Fairy Island aka Ailsa Craig is an island of over 200 acres in the outer Firth of Clyde, 10 miles from mainland Scotland.

The name of the island is an Anglicization of the Gaelic, Aillse Creag meaning “fairy rock aka Fairy Island. An alternative Gaelic name is Creag Ealasaid, meaning “Elizabeth’s rock”.

Research has shown that the granite on Ailsa Craig has an unusual crystalline composition that has a distinctive appearance but a uniform hardness. This blue hone granite was quarried to make curling stones.

This type of micro-granite with Ailsite (known as Riebeckite) which is used to make stones for the sport of curling. As of 2004, 60 to 70% of all curling stones in use were made from granite from the island and is one of only two sources for all stones in the sport, the other being the Trefor Granite Quarry in Wales. Ailsa Craig produces two types of granite for curling,

Blue Hone and Ailsa Craig Common Green. Blue Hone has very low water absorption, which prevents the action of repeatedly freezing water from eroding the stone. Ailsa Craig Common Green is a lesser quality granite than Blue Hone.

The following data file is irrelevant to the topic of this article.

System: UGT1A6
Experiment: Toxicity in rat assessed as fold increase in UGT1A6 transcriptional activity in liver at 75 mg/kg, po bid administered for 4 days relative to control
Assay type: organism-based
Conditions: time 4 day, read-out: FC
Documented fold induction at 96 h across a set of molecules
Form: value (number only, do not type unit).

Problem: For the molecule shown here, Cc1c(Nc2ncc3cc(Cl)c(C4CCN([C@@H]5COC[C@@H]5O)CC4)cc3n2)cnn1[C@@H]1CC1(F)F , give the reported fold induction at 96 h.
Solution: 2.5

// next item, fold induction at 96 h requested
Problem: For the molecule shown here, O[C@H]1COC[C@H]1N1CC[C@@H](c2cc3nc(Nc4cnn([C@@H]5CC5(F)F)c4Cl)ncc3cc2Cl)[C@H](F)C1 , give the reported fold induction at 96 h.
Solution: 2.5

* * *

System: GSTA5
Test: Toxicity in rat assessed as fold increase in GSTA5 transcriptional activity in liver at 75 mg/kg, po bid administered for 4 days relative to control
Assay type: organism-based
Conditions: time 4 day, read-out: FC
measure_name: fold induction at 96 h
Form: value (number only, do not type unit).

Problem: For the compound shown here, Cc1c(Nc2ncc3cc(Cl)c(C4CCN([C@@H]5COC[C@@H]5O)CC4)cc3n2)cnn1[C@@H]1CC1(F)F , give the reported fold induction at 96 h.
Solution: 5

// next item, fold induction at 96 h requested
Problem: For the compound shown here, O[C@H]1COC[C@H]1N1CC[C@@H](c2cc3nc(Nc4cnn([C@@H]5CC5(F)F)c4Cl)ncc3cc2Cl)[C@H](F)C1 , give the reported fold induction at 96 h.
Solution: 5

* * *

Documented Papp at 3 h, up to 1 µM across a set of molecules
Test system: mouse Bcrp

In the past, most curling stones were made from Blue Hone but the quarry is restricted by environmental conditions that exclude blasting. Kays of Scotland has been making curling stones since 1851 and has the exclusive rights to the Ailsa Craig granite, granted by the Marquess of Ailsa.

The now uninhabited island is formed from the volcanic plug of an extinct volcano. It stands out because all younger sedimentary rocks covering Southwest Scotland have long since been eroded away. But the island survived erosion because it is composed of much harder igneous rocks from the Palaeogene era.

The island, colloquially known as “Paddy’s milestone”, was a haven for Catholics during the Scottish Reformation in the 16th century, but is today a bird sanctuary, providing a home for huge numbers of gannets and an increasing number of puffins.

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